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I have written some code that makes use of an open source library to do some of the heavy lifting. This work was done in linux, with unit tests and cmake to help with porting it to windows. There is a requirement to have it run on both platforms.

I like Linux and I like cmake and I like that I can get visual studios files automatically generated. As it is now, on windows everything will compile and it will link and it will generate the test executables.

However, to get to this point I had to fight with windows for several days, learning all about manifest files and redistributable packages.

As far as my understanding goes:

With VS 2005, Microsoft created Side By Side dlls. The motivation for this is that before, multiple applications would install different versions of the same dll, causing previously installed and working applications to crash (ie "Dll Hell"). Side by Side dlls fix this, as there is now a "manifest file" appended to each executable/dll that specifies which version should be executed.

This is all well and good. Applications should no longer crash mysteriously. However...

Microsoft seems to release a new set of system dlls with every release of Visual Studios. Also, as I mentioned earlier, I am a developer trying to link to a third party library. Often, these things come distributed as a "precompiled dll". Now, what happens when a precompiled dll compiled with one version of visual studios is linked to an application using another version of visual studios?

From what I have read on the internet, bad stuff happens. Luckily, I never got that far - I kept running into the "MSVCR80.dll not found" problem when running the executable and thus began my foray into this whole manifest issue.

I finally came to the conclusion that the only way to get this to work (besides statically linking everything) is that all third party libraries must be compiled using the same version of Visual Studios - ie don't use precompiled dlls - download the source, build a new dll and use that instead.

Is this in fact true? Did I miss something?

Furthermore, if this seems to be the case, then I can't help but think that Microsoft did this on purpose for nefarious reasons.

Not only does it break all precompiled binaries making it unnecessarily difficult to use precompiled binaries, if you happen to work for a software company that makes use of third party proprietary libraries, then whenever they upgrade to the latest version of visual studios - your company must now do the same thing or the code will no longer run.

As an aside, how does linux avoid this? Although I said I preferred developing on it and I understand the mechanics of linking, I haven't maintained any application long enough to run into this sort of low level shared libraries versioning problem.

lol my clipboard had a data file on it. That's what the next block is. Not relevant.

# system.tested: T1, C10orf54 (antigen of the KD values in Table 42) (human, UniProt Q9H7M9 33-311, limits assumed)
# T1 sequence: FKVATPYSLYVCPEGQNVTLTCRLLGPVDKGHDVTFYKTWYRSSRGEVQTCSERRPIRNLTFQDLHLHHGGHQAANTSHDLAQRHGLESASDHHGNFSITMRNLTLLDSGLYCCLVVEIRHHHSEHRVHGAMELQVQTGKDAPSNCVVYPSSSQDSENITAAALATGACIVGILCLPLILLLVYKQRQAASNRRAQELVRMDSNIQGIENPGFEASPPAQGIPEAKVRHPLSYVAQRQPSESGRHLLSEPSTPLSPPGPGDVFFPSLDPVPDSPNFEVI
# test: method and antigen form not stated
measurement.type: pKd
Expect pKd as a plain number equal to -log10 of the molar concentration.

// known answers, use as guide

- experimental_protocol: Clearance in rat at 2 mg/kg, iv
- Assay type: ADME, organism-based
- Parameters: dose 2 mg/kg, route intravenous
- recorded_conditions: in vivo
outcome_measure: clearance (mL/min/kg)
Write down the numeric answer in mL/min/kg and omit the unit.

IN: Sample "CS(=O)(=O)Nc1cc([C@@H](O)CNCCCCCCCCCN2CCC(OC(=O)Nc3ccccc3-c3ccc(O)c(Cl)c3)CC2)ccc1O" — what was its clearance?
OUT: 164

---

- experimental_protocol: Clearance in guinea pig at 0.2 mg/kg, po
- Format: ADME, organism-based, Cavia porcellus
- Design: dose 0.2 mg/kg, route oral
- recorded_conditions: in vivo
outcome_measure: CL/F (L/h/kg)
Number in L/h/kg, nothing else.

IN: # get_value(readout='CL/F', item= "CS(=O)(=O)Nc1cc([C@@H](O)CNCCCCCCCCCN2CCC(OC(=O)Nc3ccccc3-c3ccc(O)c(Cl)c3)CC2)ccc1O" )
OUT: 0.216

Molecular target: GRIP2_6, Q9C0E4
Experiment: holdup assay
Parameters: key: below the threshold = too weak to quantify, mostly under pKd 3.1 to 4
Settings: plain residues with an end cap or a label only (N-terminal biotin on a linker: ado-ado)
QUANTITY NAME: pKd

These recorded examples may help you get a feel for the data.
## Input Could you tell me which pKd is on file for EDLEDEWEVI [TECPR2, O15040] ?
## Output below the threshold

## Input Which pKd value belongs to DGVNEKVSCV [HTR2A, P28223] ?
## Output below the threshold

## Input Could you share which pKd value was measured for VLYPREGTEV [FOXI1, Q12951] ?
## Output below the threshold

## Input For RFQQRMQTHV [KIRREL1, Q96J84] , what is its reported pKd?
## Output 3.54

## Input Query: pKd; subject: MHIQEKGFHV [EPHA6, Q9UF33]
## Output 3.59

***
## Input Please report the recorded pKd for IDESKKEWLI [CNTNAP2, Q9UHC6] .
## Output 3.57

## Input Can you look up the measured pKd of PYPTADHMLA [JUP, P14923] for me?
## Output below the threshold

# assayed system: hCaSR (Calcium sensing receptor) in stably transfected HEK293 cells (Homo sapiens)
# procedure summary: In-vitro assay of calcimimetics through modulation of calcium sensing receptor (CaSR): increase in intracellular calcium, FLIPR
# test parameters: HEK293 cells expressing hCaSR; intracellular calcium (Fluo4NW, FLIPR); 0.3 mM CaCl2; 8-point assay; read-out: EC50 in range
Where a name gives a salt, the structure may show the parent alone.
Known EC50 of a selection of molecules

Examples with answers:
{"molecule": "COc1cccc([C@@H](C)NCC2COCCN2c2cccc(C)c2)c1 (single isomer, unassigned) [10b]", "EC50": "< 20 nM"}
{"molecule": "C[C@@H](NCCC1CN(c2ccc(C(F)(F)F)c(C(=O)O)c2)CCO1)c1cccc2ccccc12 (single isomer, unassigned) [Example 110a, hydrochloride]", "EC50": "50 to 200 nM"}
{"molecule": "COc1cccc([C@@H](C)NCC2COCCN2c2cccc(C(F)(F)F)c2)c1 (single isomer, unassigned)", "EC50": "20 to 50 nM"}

Finally, to sum up: Is it possible to use precompiled binaries with this new manifest scheme? If it is, what was my mistake? If it isn't, does Microsoft honestly think this makes application development easier?

Update - A more concise question: How does Linux avoid the use of Manifest files?

share|improve this question
I don't understand why this question has been voted seems to be thought out...and while, slightly Microsoft bashy from frustration, well tempered and willing to reason. – Beska Feb 26 '09 at 14:55
I'm guessing that it's a lot of text to read! If the question were more concise he may have better luck. – Gavin Miller Feb 26 '09 at 14:57
When a question's title asks "is x trying to be evil?" don't be surprised when people downvote it. :) – bk1e Feb 26 '09 at 16:09
I suppose thats true. On contemplating this more, it is a rather round about way to go about being evil. "Never attribute to malice...". A more concise question: How does linux avoid needing manifest files. – Voltaire Feb 27 '09 at 19:07
Windows never needed manifests before VS2003 either. They're a bodge to get round dll hell, mainly by introducing a different problem - dll proliferation :) – gbjbaanb Mar 2 '09 at 23:33
up vote 24 down vote accepted

All components in your application must share the same runtime. When this is not the case, you run into strange problems like asserting on delete statements.

This is the same on all platforms. It is not something Microsoft invented.

You may get around this 'only one runtime' problem by being aware where the runtimes may bite back. This is mostly in cases where you allocate memory in one module, and free it in another.

    dllexport void* createBla() { return malloc( 100 ); }

    void consumeBla() { void* p = createBla(); free( p ); }

When a.dll and b.dll are linked to different rumtimes, this crashes, because the runtime functions implement their own heap.

You can easily avoid this problem by providing a destroyBla function which must be called to free the memory.

There are several points where you may run into problems with the runtime, but most can be avoided by wrapping these constructs.

For reference :

  • don't allocate/free memory/objects across module boundaries
  • don't use complex objects in your dll interface. (e.g. std::string, ...)
  • don't use elaborate C++ mechanisms across dll boundaries. (typeinfo, C++ exceptions, ...)
  • ...

But this is not a problem with manifests.

A manifest contains the version info of the runtime used by the module and gets embedded into the binary (exe/dll) by the linker. When an application is loaded and its dependencies are to be resolved, the loader looks at the manifest information embedded in the exe file and uses the according version of the runtime dlls from the WinSxS folder. You cannot just copy the runtime or other modules to the WinSxS folder. You have to install the runtime offered by Microsoft. There are MSI packages supplied by Microsoft which can be executed when you install your software on a test/end-user machine.

So install your runtime before using your application, and you won't get a 'missing dependency' error.

(Updated to the "How does Linux avoid the use of Manifest files" question)

What is a manifest file?

Manifest files were introduced to place disambiguation information next to an existing executable/dynamic link library or directly embedded into this file.

This is done by specifying the specific version of dlls which are to be loaded when starting the app/loading dependencies.

(There are several other things you can do with manifest files, e.g. some meta-data may be put here)

Why is this done?